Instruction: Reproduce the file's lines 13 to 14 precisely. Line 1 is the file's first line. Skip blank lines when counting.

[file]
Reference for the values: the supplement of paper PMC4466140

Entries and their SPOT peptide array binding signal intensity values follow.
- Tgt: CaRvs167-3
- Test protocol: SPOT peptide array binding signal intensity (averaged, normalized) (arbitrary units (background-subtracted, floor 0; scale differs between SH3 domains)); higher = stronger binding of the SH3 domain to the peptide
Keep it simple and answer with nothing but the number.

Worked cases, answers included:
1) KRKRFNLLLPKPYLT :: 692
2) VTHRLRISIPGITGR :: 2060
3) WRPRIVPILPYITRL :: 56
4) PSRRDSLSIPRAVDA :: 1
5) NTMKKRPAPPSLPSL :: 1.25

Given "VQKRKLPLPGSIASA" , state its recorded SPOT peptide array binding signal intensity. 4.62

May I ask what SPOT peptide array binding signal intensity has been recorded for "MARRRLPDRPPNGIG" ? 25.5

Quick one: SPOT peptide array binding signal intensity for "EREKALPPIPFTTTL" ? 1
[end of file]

May I ask what SPOT peptide array binding signal intensity has been recorded for "MARRRLPDRPPNGIG" ? 25.5

Quick one: SPOT peptide array binding signal intensity for "EREKALPPIPFTTTL" ? 1